Approaching Jupiter Inlet
Marc didn’t sleep well last night. Not sure why. Jim coughed most of night. Not to worry. We are over the worst of this bug.
The skies were overcast when we got up. Even looks like dark rain clouds north of us. We take our time, eat, and pack. By the time we drag our boats to the waters edge the clouds were breaking up.
The ICW in this section is very wide. Good. Keeps us out of the big boat traffic. There is only one section that concerns us- Jupiter inlet. It’s a large inlet and the concern about current is always in the back of our minds.
We float fast today. The current is once again with us. Our GPS units say we hit 5 mph most of the day. Not much aquatic life sightings today. The water has gradually turned from clear to brackish brown. We heard the last of the clear water leaves us once we pass Jupiter, FL. Drats!
As we approach Jupiter Inlet we paddle next to each other and map out a crossing strategy. Which side to paddle on? What’s our drift? Which way is the current pushing us? Any larges boats coming in or going out?
Our route takes us on an “S” shape course through the waterway. A dog leg right, then left up another channel. Over shoot it and we end up out in the Atlantic. Don’t want to do that.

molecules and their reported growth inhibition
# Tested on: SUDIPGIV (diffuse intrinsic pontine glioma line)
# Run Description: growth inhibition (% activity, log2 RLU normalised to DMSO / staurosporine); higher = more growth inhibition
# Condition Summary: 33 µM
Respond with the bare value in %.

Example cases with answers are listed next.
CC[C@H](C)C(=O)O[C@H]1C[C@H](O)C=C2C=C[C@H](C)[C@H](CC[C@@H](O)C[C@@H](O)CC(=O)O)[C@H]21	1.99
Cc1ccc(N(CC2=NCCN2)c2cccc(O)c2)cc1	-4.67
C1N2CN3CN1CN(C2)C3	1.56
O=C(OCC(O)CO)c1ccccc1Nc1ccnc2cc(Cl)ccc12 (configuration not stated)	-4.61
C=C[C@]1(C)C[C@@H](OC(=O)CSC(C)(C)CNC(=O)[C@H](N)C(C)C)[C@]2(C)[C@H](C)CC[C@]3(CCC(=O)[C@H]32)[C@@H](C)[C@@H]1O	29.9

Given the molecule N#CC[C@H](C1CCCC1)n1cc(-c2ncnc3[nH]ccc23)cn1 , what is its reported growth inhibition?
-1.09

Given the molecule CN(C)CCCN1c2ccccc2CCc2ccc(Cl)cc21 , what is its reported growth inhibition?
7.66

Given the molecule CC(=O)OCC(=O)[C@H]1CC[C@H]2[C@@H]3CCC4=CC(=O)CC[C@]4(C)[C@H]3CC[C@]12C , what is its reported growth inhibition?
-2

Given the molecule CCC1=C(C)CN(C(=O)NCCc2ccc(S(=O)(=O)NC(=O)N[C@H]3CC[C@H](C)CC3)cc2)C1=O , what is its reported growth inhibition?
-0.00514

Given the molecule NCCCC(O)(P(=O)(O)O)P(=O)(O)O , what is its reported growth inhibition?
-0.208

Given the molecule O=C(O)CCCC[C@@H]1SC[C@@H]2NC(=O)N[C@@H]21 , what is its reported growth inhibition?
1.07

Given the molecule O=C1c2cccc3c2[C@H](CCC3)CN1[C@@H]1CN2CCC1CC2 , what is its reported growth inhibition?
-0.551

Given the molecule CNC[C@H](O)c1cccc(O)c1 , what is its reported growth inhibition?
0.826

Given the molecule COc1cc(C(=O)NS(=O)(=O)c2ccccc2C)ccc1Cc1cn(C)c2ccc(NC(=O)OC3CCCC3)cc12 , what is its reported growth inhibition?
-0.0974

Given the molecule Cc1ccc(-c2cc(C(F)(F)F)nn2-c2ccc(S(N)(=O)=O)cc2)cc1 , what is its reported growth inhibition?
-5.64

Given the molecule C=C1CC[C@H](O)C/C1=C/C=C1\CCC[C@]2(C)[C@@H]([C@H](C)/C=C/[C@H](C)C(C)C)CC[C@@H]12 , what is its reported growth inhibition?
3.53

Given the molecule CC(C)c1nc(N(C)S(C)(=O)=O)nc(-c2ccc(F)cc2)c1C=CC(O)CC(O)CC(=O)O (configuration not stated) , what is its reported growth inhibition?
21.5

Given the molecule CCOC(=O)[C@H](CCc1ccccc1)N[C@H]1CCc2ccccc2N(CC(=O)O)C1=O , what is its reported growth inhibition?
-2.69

We negotiate the turns successfully and make it to the next channel. Now we stop paddling to grab a drink of water and a quick snack. Our hotel is just about 2 miles away.
As we approach the Jupiter Waterfront Inn, we see a gentleman standing on the dock waving us in. It’s Dan Thompson, Vice President of the Florida. Paddling Trails Association. He’s been following the blog and wanted to stop by meet us. What a great surprise.
Dan was so nice. He helped run interference for us at the hotel concerning the storage of our yaks. Plus he did our laundry and took us to lunch. As if that wasn’t enough, he drove us to Guanabanas and the Square Grouper (famous local watering holes) for cocktails. Amazing hospitality! We are blown away.
Marc and Jim